Oil spots caused by greasy inks can be removed or at least somewhat reduced by using a fine brush dipped in alcohol, benzine, or ether. In order to avoid spotting marks put the print between two sheets of blotting paper that will absorb the excess liquid.
Prints that have been cut out of their paper margins* are hard to fix since it is necessary to make new margins. The new margin must be cut out of a piece of paper that is as much like the original paper. This is not always an easy task, especially in the case of old prints. These added on margins must be of one piece (all four sides in one piece) and glued on by a slight overlap reaching into the print area (just a few millimeters will do). One can also back the new margin and the image with a third piece of paper as has been mentioned above.
The framing of prints with passe-partout often provokes a yellowing of the central part of a print while protecting the margins. Insofar as concerns the treatment to be followed for yellowed paper please see below (3, A).
Collector's marks are very hard to yet rid of, especially since in some cases they are purposely placed so as to overlap onto the image area itself. Furthermore, these marks are often pushed right into the paper so as to gauffer it somewhat (sometimes they even break through the sheet of paper). In any case, it is best to leave such marks atone rather than risk doing yet more damage by trying to remove them.

Exposure to light causes two distinct types of damage: yellowing of the paper and damage to the tones.
A certain amount of yellowing is a perfectly normal process and is actually the patina of an old print. A print that is exposed in favourable conditions will not become excessively yellow [
conservation*]. The only way to avoid any change at all is to keep a print in a portfolio but in such a case the print should, every once in a while, get an airing. Furthermore, if a print is kept in a portfolio one must make sure that it gets neither too dry nor too damp, that it does not get too dusty, and that it not be rubbed excessively. The yellowing of paper is particularly problematic when it is irregular. This happens when it has been illuminated through a window through which a shadow is cast, due to the passe-partout around it, or when there are marks or spots on the glass protecting it.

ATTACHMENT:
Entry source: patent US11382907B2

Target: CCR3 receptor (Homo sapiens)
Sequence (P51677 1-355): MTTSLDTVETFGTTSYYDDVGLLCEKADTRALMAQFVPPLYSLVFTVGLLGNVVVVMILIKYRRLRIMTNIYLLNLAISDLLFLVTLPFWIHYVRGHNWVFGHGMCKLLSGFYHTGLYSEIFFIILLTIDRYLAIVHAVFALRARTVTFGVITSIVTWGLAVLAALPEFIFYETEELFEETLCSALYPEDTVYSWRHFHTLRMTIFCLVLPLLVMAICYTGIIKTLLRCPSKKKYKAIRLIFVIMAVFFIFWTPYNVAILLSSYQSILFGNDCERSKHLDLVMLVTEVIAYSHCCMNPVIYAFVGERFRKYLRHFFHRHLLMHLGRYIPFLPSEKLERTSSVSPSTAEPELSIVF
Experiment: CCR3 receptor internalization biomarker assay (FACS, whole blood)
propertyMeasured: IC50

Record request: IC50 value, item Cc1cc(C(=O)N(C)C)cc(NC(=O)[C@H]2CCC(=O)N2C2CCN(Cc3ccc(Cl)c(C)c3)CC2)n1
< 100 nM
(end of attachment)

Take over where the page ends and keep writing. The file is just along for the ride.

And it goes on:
The progressive yellowing of a print can be slowed up by a kind of bleaching of the sheet of paper.
This is, however, a delicate operation which often requires immersing the print in a solution. Quite obviously such a bath is only acceptable if both the paper and the ink take well to it. Such baths are usually given to engravings and lithographies that have been printed with an oil base ink and that have not been coloured with water base colours.
In order to "bathe" prints the restorer must have basins that are somewhat bigger than the print to be treated. At times a sheet of glass or a frame with a cloth stretched over it is placed in the basin so that the sheet of paper can lie on a flat surface.
In the past prints that had to be bleached were placed between two wooden frames. The pressure of the frames was softened by adding two pieces of paper. A print can also be supported by a light grill or by a sheet of tarlatane.
The first bath in clean, cold water allows one to wet the paper and wash it. Some treatises suggest washing the print with hot water (not boiling) that is kept at a temperature that one is able to put one's hands into the bath without any problems. The paper must also be able to withstand the hot water treatment. In any case, a hot water washing is always preceded by a cold water bath. The sheet of paper with the print on it is placed between two white blotting papers after each bath.
The second or third bath is the actual bleaching bath. Bleaching is done using a variety of solutions:

Local bleaching can be done by using the above mentioned solutions applied with a brush. One can for example, dab each spot with a hydrogen peroxide solution.
It is also possible to vaporize these solutions onto papers that cannot undergo total immersion. Industrial methylated spirit is particularly well suited for all types of papers that must not be dampened but one must first try it out on a similar sheet of paper to make sure that it will cause no damage.
The drying that must follow these bleaching baths and rinsings should be done in a press. Each print should be placed between two sheets of blotting paper. The procedures can be repeated, if necessary, using very diluted baths.